11 / 05 / 2021
With time, we have become increasingly familiar with the concept of forced wants and unfamiliar with the concept of basic needs.
Rajesh, Random Cosmos
The Society explores Open Science in this opinion piece, with the hope of provoking responses and feedback. Please tell us what you think.
How easy it is to reduce scholarly communication to its basic needs – we want to publish great science in our journals, right? See, easy! Until new imperatives come along, such as the urgency faced by researchers in finding solutions to deal with a pandemic.
Let’s test the hypothesis that Open Science is a ‘forced want’, a concept dreamt up by a) some in distanced ivory towers, b) tech gurus who believe that the open-source software movement can be translated to science and c) funding organisations with financial motives looking to force change.
The widely cited definition of Open Science is from a 2011 Ted Talk in which physicist Michael Nielsen suggests “the idea that scientific knowledge of all kinds should be openly shared as early as it is practical in the discovery process”. Since then, Open Science (also synonymous with Open Scholarship and Open Research) has come to be an umbrella term for various ‘Open’ components, including Open Access (OA), Open Data, Open Publishing Platforms and Open Education Resources. Institutions use the term to inject ethics and mission statements, such as transparency, integrity and efficiency. Reproducibility, big science datasets and how to reward good science citizenship are more real-life concerns that have a place under this umbrella. Publishing companies (see PloS panel) have their own unique selection of attributes.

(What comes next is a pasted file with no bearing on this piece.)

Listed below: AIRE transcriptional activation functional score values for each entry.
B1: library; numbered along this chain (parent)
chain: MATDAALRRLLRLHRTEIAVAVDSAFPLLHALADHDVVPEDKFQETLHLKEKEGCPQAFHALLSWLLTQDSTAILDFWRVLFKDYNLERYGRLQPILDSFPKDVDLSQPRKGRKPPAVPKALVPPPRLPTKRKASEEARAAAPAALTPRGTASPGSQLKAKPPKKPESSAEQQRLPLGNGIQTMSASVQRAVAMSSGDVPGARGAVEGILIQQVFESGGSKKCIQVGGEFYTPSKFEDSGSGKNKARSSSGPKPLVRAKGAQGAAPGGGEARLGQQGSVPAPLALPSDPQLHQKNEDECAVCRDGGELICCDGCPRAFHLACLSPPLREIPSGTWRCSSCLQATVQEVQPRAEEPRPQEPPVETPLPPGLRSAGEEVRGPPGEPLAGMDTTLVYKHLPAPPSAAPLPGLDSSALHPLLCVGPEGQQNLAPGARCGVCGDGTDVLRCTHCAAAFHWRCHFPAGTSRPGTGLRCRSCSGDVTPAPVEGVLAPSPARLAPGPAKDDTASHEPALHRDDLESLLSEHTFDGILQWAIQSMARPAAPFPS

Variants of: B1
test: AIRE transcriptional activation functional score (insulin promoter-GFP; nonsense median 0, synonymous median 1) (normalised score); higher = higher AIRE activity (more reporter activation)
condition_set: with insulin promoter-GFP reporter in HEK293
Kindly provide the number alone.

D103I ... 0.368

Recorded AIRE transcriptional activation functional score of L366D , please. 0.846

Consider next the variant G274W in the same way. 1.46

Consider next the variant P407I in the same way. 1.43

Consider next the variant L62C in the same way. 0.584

With Open Science meaning many things to many people, institutions and stakeholders in the scientific enterprise, does this agenda start to look like a manifesto, which in turn looks like politics entering science? If so, should we resist paying lip service or do we need to start investigating what are the fundamental changes called for by advocates? When it encompasses such a breadth of concerns, what is manageable, what can we tackle and what will become the basic needs of science?
In theory, Open Science may sit in any number of organisational driving seats and from that produce a different outcome. As a policy, it can guide mission; as a technology-driven practice, it can expand research deliverables; as an enterprise requirement (for OA for instance), it can disrupt a flawed business model. Many in academic publishing see these changes gathering pace, so we want to hear how these changes affect you – our members – as individuals and scientists. How important are these principles and do they affect what publishing choices you make? How does your funder, your university or your peers and collaborators’ stance on Open Science impact your research choices and what are the difficulties in practice? What are your drivers and blockers to achieving openness in research practice?
We see some great opportunities in pursuing more openness; perhaps even the fast-approaching day when it will be a basic need. The Microbiology Society has embarked on several major initiatives with Open Science intent, such as launching Publish and Read (microbiologyresearch.org/publish-and-read) and developing an open research platform. We look for inspiration from you, our members, to determine the pace and steer us in the right direction. Please write and let us know whether and how important any aspect of Open Science is to the way that you work at [email protected].
TED. Michael Nielson Open Science now; 2011. ted.com/talks/michael_nielsen_open_science_now [accessed 7 April 2021].